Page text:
You: Second-year MBA, smart, driven, hard-working, confident that the hard work will pay off quickly in a meritocratic startup. Desires to work in one with the goal of starting your own sometime.
This feels like a daunting challenge, especially when you see all those fancy employers doing on-campus interviews and moreover, your classmates getting jobs and signing bonuses. Here’s how I suggest you break this down, based largely on good advice I was given and the path I followed myself.
Key question to ask before you even begin:
Do you really want this? It’s definitely a much greater risk/reward, lower salaries (typically), potentially long hours at times, no cachet at cocktail parties typically. While everyone is getting jobs from on-campus interviews, you’ll need to wait it out, since startups won’t consider hiring you for 8 months into the future. Once you’re in the job, you’ll also need to sometimes roll up the sleeves, do seemingly random things from day to day and be a utility player for mundane things (Costco run, anyone?)
Things you need to acknowledge/do before you begin:
- Check your ego and your degree at the door. Sell yourself, what you’ve done, why you’ve done it.
- Forget a “strategy” job. Actually, take this word out of your vocabulary and anything else that’s an acronym or MBA/consulting jargon, unless highly industry-specific in the field you’re looking at.
- Think about what useful skills you can showcase that are all about “doing” and execution.
- Be ready to be someone’s b&%$#. You should be confident in yourself and more than capable of moving up fast through hard work. You want to find a company with a leader who recognizes this and would allow you to quickly level up and learn.
If you’ve made it this far, follow this process:
- About 3 months before you could potentially first show up at work, go to top dozen VC websites and look for portfolio companies that interest you. Do not look for positions, just look for companies. Don’t worry about positions until much later, because you want to get in more than anything else. Go fairly broad with this search.
- Supplant this list with searches on CrunchBase, PEHub, etc. of interesting startups. Make sure you’re also reading or following the industry rags on Twitter for the verticals you care about. Consumer internet examples are TechCrunch, TechMeme, VentureBeat and GigaOM. This should already be part of your daily habit. Note down any companies you come across there as well. Also go pretty broad with this search.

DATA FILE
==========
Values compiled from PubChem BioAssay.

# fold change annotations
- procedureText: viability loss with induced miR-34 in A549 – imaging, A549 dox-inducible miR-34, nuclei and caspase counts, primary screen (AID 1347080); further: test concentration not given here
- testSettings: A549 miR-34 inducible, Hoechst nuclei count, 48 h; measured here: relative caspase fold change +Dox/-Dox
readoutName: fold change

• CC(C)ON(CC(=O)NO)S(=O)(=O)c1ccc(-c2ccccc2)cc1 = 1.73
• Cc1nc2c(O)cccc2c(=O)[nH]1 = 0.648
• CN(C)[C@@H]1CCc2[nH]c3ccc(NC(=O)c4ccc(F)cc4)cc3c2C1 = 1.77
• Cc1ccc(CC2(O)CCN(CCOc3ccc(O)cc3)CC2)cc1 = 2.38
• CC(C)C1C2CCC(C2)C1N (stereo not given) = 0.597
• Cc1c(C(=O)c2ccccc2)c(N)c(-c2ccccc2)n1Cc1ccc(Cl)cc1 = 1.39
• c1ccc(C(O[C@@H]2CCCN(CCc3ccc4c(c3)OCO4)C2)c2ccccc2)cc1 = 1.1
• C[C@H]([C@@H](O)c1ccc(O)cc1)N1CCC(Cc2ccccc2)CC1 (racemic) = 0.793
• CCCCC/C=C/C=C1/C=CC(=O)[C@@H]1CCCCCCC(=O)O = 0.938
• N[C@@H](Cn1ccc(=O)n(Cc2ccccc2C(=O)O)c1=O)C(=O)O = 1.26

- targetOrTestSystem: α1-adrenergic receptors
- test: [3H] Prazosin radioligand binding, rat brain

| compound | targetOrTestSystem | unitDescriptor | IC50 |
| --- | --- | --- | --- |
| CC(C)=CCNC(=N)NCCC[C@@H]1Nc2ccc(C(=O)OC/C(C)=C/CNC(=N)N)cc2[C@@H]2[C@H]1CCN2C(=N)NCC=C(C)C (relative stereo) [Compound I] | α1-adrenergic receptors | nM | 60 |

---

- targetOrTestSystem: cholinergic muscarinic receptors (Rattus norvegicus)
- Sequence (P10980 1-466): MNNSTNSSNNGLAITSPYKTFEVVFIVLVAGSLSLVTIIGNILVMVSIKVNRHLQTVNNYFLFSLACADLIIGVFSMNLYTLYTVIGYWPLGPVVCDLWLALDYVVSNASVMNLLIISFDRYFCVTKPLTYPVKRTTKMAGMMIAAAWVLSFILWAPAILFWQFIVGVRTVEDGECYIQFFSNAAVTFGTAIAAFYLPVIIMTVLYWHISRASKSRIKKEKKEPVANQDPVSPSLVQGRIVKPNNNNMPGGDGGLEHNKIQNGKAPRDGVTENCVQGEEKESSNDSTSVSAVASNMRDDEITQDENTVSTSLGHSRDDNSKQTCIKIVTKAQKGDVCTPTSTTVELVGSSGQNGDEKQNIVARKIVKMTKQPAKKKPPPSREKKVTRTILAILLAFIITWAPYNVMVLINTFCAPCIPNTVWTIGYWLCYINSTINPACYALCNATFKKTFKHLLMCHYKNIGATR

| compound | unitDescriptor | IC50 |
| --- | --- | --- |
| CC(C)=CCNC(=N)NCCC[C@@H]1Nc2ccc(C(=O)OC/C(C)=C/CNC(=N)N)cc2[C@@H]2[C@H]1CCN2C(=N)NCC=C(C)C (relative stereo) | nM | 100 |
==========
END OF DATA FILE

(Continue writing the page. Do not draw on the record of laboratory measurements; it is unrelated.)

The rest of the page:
- Start to cut the list down by asking, “is the company on the right trajectory?” Also pick a min/max size startup you’re comfortable with and reduce list with that further. I mainly mean headcount, which is easiest to swag via publicly available sources. Other metrics are harder to find for startups and likely bad indicators anyway. Also cut out any companies where the geography just won’t work. Always work in the headquarters, nowhere else.
- For each company, ask yourself, “do I have one marketable ‘doing’ skill which the company might find attractive?” Examples are domain expertise (e.g. financial modeling only counts if it’s a finance startup), dabbled in it in my free time (e.g. recently built a Facebook app and so I know the platform), did a project in school on this market and excelled at it, etc. Sometimes a unique connection like “I played X, Y, Z video games and still play every day” would be attractive to a gaming company for example. Cut list down further based on this.
- Look for “repeater CEO” – a CEO who’s had a venture-backed exit before, preferably one that’s also the founder. You want to align yourself with that person. Split list in two by this. You now have “highly desirable (HD)” and “desirable (D)” companies in two lists.
- Tap into your network. Be ready to share these two lists very openly with your friends and ask them “Do you know anyone at these companies?” Focus on the HD list first, then go to the D list if you’re not making progress. Search for connections to the companies on LinkedIn, Facebook, Xing, etc. Your goal is to get a connection so that you can then talk about potential roles. Just aim to get the connection first before gunning for roles. I can’t emphasize that enough. If you’re smart, they’ll want to talk to you and bring you in. At that point, be ready to describe the role you really want – and please don’t use the word strategy in any of it.
That’s the way to get a foot in the door. Then it’s on to the interview, but that’s a topic for another time.